Referring back to my earlier text note I made direct comparisons to the walking on top of the Dodd's to the top of the Howgill Fells. The comparisons end there for the Howgill Fells have easy and safe ascents and descents from all directions. The Dodd's do not. The west facing aspects of Clough Head and Watson's Dodd are a mess of steep gullies, sheer rock faces and cliffs. I had planned a route down the western edge of Clough Head but from the top we struggled to find it. I knew there was a way down but Steve asserted "It may show it but there is no path down there" And that was with a GPS hand held confirmation. We did not go down by the west face so after the weekend I returned home to check my mapping. It was then I found the following paragraph from Wainwright's guide to Clough Head "Fisher's Wife Rake is difficult to locate from above and in any case is too steep to provide a comfortable way down. The high level path from Jim's Fold is an interesting route to the easier ground below the crags. Easiest of all is the grass slope to the old coach road at Hause Well. In bad weather conditions Clough Head is a dangerous place. All steep ground should be avoided and the descent made down the easy grass slope north-north-east to the old coach road. A descent by Fisher Wife's Rake should not be contemplated and the natural funnel of Sandbed Gill should be strictly left alone" So instead of following Fisher's Wife Rake we took the safe option and descended Clough Head by it's eastern aspect to White Pike from where we turned north to track to the Old Coach Road with the fabulous sight of Blencathra directly in our eye line. The next 2.5 kilometres walking on the Old Coach Road were of an easy descent to Birkett Bank, an area of disused quarries.
We left the open fells at Birkett Bank and followed an old quarry track past the series of abandoned quarries, Hilltop Quarries being the first. As we travelled on the old quarry road we came across more abandoned sites which prompted Steve to ask the question "When do the quarrymen decide when one quarry is spent and another one started" We were all stuck for an answer but it was true to note that there were a number of them all in similar state of abandon as we made our way along the track towards the high side of Lowthwaite Farm. On our passage through the site of the disused quarries we came across lots of abandoned equipment too including all the materials required to assemble a railed track along its length. Rusted vehicles were prolific too, enough to make a Scrap Dealers Christmas.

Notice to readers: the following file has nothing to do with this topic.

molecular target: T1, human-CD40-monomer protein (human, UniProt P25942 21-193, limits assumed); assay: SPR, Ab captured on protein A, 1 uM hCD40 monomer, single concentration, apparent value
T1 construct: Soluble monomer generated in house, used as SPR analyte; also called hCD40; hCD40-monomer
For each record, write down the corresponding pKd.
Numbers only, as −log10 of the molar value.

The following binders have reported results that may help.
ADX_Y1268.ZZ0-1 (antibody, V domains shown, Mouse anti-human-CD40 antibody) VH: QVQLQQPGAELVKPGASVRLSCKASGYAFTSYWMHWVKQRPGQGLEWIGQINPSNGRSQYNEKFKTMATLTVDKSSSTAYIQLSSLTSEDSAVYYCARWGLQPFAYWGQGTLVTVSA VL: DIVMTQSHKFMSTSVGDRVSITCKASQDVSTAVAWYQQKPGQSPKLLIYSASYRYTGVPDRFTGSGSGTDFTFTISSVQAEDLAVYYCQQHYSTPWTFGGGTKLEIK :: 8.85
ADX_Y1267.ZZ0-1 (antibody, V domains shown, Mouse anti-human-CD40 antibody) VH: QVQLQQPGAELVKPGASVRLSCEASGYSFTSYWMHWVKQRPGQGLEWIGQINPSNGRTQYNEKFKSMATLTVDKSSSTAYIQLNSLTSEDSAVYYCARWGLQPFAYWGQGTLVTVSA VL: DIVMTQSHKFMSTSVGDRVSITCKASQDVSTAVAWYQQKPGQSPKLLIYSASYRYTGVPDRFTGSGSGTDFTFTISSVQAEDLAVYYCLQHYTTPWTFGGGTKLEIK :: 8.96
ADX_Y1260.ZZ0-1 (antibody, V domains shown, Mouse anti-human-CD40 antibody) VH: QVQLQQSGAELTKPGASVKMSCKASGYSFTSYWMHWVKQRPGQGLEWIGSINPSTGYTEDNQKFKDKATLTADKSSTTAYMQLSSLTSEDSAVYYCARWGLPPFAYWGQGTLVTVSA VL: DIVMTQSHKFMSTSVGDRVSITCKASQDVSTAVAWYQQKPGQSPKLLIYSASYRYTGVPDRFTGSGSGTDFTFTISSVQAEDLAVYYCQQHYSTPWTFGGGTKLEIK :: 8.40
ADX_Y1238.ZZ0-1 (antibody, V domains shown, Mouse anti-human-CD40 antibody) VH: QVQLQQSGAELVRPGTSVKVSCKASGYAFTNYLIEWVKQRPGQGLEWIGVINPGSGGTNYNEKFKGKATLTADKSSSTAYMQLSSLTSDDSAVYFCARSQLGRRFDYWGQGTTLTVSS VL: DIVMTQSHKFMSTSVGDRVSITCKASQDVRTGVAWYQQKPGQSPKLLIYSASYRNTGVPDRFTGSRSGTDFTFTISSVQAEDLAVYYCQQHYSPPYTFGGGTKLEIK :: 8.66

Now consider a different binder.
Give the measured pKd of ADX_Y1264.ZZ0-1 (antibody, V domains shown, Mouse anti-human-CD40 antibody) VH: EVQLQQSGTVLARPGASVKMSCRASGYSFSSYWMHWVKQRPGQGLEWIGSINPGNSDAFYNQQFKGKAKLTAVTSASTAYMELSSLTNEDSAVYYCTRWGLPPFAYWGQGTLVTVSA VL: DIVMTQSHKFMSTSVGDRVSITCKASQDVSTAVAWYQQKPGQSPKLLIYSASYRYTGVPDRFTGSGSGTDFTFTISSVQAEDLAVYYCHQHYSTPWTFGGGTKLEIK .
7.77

After the collection of old quarries and debris we reached the B5322 road and followed it south for 400 metres until we crossed a packhorse bridge near Bramm Crag which took us to the west side of St John's Beck. From here we followed the beck south to Sosgill Bridge and then Low Bridge End arm where we had a very comical encounter with a curious turkey. It was a new one on us all as the turkey acted more like a pet and began following us as we walked through the farm grounds. Throughout the journey from the packhorse bridge I had also been draw to the impressive face of Castle Rock on the face of Watsons Dodd and to Wren Crag which were walking towards. As wee neared the eastern edge of Wren Crag the path forced us up from the beck side to 20-30 metres higher. It was a superb path with a sheer rock face to our right and a sharp drop through trees to the beck to our left. Not a section to lose grip and fall down but a wonderful passage and a final high before we emerged out of the woodland to the roadside of the busy A591 Ambleside to Keswick road which we had to follow on a decent verge for 600 metres until we finally crossed the B5322 at Legburthwaite. Despite the final 600m trudge on the road we were well satisfied on a fantastic days walking of just over ten miles which featured a steep climbing start, a bound over rolling grassy fells, a meeting with paragliders, sublime views of the mountains - particularly Blencathra and Skiddaw, a detoured descent from the tops, a history walk through disused quarries and old equipment, a beck side stroll, a mad turkey and a great woodland ending. Brilliant.